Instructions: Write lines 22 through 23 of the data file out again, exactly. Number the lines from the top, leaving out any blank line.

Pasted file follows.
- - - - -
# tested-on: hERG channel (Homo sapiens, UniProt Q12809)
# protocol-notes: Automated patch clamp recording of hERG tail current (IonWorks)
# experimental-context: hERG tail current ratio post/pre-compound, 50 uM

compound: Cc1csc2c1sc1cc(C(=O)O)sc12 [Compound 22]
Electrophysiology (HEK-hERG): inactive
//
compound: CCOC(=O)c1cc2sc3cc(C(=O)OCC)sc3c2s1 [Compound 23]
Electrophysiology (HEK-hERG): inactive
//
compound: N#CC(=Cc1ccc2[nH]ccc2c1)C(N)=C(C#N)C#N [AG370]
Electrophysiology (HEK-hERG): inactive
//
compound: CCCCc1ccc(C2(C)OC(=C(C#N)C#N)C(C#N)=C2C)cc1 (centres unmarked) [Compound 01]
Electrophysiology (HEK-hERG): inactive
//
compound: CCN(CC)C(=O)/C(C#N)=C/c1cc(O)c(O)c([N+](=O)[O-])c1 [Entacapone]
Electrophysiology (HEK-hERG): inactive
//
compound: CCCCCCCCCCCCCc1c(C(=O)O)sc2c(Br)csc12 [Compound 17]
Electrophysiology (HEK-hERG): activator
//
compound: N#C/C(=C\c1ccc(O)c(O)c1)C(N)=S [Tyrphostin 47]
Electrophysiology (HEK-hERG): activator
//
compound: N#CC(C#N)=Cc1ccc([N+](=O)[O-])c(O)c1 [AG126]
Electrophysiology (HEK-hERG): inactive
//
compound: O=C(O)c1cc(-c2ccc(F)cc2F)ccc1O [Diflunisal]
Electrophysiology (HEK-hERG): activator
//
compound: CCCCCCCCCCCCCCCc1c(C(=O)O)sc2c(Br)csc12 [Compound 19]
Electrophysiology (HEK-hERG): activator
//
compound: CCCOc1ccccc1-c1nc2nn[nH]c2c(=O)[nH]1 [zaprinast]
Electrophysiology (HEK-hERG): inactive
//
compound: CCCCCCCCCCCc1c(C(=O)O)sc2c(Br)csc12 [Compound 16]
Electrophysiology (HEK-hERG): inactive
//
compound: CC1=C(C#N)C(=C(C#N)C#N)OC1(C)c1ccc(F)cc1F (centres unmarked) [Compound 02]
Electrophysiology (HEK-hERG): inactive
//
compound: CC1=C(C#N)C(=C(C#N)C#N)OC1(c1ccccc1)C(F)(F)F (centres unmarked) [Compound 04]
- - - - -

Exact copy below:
compound: N#C/C(=C\c1ccc(O)c(O)c1)C(N)=S [Tyrphostin 47]
Electrophysiology (HEK-hERG): activator